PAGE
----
The presence of hundreds of socked feet that had, moments ago, been sealed up in shoes, gave the interior of the mosque the distinct fragrance of smelly feet. The floors of the mosque were thickly carpeted and it seemed these carpets would be a willing reservoir for the fragrance, storing it for occasions when no smelly tourist feet are present.
Inside, the Blue Mosque's most striking features, aside from its enormous interior space, are the four enormous fluted columns used to support the dome. Once my attention moved on from that there were other things to catch the eye, such as hundreds of stained glass windows, acres of marble-covered wall, and then vast stretches of ceiling featuring swirls of calligraphic painted decoration. Other parts of the ceiling had been left completely blank.
While we were there, an Immam was leading a service in Turkish for the male congregants, the only people allowed beyond the interior barricade. Women, on the other hand, had exclusive access to the balconies. Gretchen went up there with my camera and took pictures of things no male tourist ever gets to see.
Next on the agenda was the famed Hagia Sophia (or, as the Turks say, Ayasofya), built as a church for the Byzantine Emperor Justinian in the mid 500s, more than a thousand years before its neighbor, the Blue Mosque. While the Blue Mosque is an elegant bubbly grey structure whose six minarets give it a Darth Vadery exuberance, Hagia Sophia is comparatively blocky in appearance, with mismatched minarets that were added after the Ottoman conquest (1453). Unlike the Blue Mosque, Hagia Sophia wasn't overengineered at the outset, and its clunky exterior is the result of many corrections needed throughout the years as it was shaken by earthquakes and various terrible things happened, such as the repeated collapsing of its dome.
Also unlike the Blue Mosque, Hagia Sophia is now a museum and it costs money to enter it. Once inside, you immediately see what the hoo-haw is about. Inside, Hagia Sophia is a mind-blowing spectacle, making the interior of the Blue Mosque look like the wood-paneled Court of the Town of Esopus by comparison. The interior ceilings are thickly-encrusted with Christian mosaics, many of them with backgrounds of gold. Here and there these mosaics are covered with plaster painted with calligraphy, a legacy of Hagia Sophia's time as a mosque. One of the things that makes Hagia Sophia unique is that you can stand in some places and take a picture containing both Christian figurative mosaics and Islamic calligraphy, or, some cases, a combination where one bleeds through into the other.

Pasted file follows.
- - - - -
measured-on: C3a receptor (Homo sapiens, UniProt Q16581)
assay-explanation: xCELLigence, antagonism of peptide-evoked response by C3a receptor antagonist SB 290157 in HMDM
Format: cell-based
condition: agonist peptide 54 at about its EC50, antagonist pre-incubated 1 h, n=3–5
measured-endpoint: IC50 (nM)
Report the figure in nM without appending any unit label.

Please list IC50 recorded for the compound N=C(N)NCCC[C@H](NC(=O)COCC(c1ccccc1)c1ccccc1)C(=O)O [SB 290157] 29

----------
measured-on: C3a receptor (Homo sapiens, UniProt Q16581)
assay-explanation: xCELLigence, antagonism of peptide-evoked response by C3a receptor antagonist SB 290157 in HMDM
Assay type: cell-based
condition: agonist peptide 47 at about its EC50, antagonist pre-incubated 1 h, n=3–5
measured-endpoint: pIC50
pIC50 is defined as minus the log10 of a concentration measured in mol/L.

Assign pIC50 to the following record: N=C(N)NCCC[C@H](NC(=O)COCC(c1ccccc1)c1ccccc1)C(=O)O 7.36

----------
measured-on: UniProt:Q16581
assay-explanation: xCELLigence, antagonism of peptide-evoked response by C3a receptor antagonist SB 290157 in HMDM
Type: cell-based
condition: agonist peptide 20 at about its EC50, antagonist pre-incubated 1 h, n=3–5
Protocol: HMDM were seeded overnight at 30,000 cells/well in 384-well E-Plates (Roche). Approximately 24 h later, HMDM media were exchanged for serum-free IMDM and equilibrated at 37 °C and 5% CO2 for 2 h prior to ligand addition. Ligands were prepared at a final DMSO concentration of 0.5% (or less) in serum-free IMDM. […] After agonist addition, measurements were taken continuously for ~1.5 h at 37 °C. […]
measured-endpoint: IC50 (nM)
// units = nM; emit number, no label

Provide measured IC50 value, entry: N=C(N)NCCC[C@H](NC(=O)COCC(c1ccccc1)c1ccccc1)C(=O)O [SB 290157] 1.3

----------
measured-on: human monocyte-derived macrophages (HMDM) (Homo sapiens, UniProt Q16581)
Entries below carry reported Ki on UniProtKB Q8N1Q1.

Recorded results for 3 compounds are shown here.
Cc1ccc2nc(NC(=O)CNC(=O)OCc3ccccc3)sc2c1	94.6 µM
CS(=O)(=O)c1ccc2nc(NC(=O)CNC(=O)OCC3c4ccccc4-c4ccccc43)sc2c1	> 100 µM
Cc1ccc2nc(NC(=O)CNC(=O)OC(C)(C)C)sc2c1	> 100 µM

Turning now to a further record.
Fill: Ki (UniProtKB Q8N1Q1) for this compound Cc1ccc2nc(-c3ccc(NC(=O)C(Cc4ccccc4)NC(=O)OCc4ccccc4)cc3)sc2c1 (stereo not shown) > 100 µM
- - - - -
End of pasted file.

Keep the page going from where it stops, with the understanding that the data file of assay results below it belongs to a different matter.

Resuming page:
In places where the wall isn't covered with mosaics, interesting things have been done with the marble. A sheet of marble will lie right beside its near mirror-image, the next cross-section in a thick block of quarry stone. Whole walls are covered with such mirrored stones.
The floor of Hagia Sophia is bare stone, much of it cracked and worn into smooth gulleys by the passage of years and millions of footsteps. Evidently, though, the present floor is at a different level from the floor of yore. In one place is a pair of ancient doors that must forever stay open; their lowest fractions lie at the bottom of two-foot-deep trenchs.
Hagia Sophia is an enormous building and its restoration and maintenance require that it be a perpetual construction site. Currently a massive scaffold rises from the floor to just beneath the dome, part of an ongoing effort to clean the mosaics at the top. While they're there, the regularity of the scaffold's horizontal struts help give a sense of the vertical scale.
Both the Blue Mosque and Hagia Sophia lie on the east side of an ancient horse raceway, the Hippodrome. The raceway is long gone and now the Hippodrome is a long, narrow open space that, in this season, is thickly-lined with shops selling food both to tourists and to breakers of the daily Ramadan fasts. Three ancient pillars are the only relics of the Byzantine days when horses raced here. At the south end is a masonry and stone obelisk dating to 10th Century. Then there's the bronze ruin of a Greek sacrifical tripod, now a broken serpentine column. Finally, and most spectacularly, is a 3000 year old obelisk brought from Egypt and erected in the year 390. Incredibly, it was ancient when it was erected, but at this point it has spent more time in its present location than it did where it was constructed. Being made of granite, it has survived the æons without any evident erosion, though the 1700 year old carvings in the marble block on which it stands have lost many of their details. All of these monuments stand in six foot deep wells, the level of the Hippodrome in ancient times.
In its day, the Hippodrome was the place where the Byzantine emperors displayed the loot stolen during various conquests, campaigns, and occupations. It's fitting, then, that many of the Hippodrome's most spectacular features were looted and have ended up in other places. For example, a pair bronze horses from the Hippodrome eventually ended up adorning the façade of St. Mark's Basilica in Venice. Smaller bronze features were mostly melted down and converted into coins by the members of the Fourth Crusade, then running amok and in no danger of reaching the Holy Land.